Jack Welch and hisFunWorkLife

Jack Welch, who led G.E. through decades of prosperity, is dead at 84. He died on Sunday 1st March, 2020 in New York City.

How did he, described hisFunWorkLife?

Personae Description: Combative and blunt.

Personnel Management: Someone who dislike bureaucracy, made sweeping payroll cuts by slashing G.E. work force. Earning himself the nickname “Neutron Jack,” in the process.

Talent Development: He created intrapreneurs within G.E., and other companies repeatedly recruited talent from there.

Accolades: In 2000, The Financial Times named G.E. “the World’s Most Respected Company” for the third straight year. That was a period, when Mr. Welch was managing the company. And Fortune magazine named him, the “Manager of the Century,” in 1999.

Curtain Fall, Window View Thought: If the widely diversified corporation that Mr. Welch built for about four decades (from 1960 when he joined, to 2001 when he stepped down as Chairman and CEO), is now out of favour in year 2020; why the fight in the trenches of life, especially corporate or political life?

What Mr. Welch gave to hisFunWorkLife, was it, =, >, or <, what he gave to hisWork, what he gave to hisFun, or what he gave to hisLife?

Life Map

  • 1935: Year of his birth, (years before G.E. = about 25 years).
  • 1960: He starts his career at G.E.
  • 2001: He steps down as G.E. Chairman and CEO, (years at G.E. = about 40 years).
  • 2020: He stepped out of life, (years after G.E. = about 19 years).

Fifty Percent of Life at Work (in G.E.) + Fifty Percent of Life Outside of Work = Total Existence

https://www.dailymail.co.uk/video/news/video-1160724/Achieving-work-life-balance-according-Jack-Welch.html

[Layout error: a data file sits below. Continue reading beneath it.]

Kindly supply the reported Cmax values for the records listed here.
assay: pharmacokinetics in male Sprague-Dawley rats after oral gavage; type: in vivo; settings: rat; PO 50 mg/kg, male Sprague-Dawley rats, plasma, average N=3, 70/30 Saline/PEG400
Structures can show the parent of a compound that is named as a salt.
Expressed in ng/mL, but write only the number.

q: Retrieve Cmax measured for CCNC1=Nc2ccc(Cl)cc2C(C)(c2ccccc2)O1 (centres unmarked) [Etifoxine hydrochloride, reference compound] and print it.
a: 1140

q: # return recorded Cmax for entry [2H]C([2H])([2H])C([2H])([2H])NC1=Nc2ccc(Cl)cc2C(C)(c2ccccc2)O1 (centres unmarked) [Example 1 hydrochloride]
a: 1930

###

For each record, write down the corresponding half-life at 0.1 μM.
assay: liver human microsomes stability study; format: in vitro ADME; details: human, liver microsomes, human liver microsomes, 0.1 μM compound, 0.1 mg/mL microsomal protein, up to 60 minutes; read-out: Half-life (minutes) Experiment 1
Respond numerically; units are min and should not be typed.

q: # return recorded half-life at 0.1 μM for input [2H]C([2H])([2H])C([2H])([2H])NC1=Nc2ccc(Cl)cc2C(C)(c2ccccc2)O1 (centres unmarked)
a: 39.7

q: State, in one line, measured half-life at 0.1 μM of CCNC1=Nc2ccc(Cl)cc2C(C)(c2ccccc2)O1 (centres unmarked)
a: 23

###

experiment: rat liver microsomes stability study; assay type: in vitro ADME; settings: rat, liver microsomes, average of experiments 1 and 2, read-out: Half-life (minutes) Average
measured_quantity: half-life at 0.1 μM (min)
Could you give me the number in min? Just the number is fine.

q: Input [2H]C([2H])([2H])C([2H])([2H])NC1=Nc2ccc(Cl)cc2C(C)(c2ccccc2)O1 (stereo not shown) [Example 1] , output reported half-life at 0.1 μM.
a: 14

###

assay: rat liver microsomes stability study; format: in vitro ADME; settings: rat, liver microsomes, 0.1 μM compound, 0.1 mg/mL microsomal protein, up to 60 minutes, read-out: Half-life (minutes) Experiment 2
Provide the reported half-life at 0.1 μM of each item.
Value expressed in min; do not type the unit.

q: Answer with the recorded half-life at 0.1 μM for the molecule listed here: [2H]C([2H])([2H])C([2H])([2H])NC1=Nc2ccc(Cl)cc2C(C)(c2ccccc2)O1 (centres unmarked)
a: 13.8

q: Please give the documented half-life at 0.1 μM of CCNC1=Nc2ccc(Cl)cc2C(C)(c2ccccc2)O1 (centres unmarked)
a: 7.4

There’s no such thing as work-life balance

But that will be throwing out his post G.E. Work-life. This includes productive work, and income generating activities such as the two business books that he co-wrote with his wife, Suzy Welch, “Winning,” published in 2005, and “The Real Life MBA,” published in 2015. Or that he now has an MBA program running at his Jack Welch Management Institute. And that he kept making money from other ventures till he stepped out of life.

Seventy Percent of Life at Work + Thirty Percent of Life Outside of Work = Total Existence

It therefore seems like the most important part of Mr. Welch’s life was about G.E. And Mr. Welch ‘succeeded’ during his time at G.E., so did G.E. defined him? Should whatever G.E. has become now, also define him? Should his life before G.E. or after G.E. define him?

New York Times business columnist James Stewart wrote in 2017, “Hardly anyone considers Mr. Welch a management role model anymore, and the conglomerate model he championed at G.E.- has been thoroughly discredited, at least in the United States.”

But as Mr. John A. Byrne wrote in “Jack: Straight from the Gut,” Jack Welch “…was the right person for the (his) time,”

A story can be written in different ways, to show whichever side we prefer to look from.

Jack Welch – It’s Not Where You Start From

Jack was an only child to a railroad conductor father and a homemaker mum. Neither of his parents had graduated from high school, but he earned a bachelor’s degree and a Ph.D.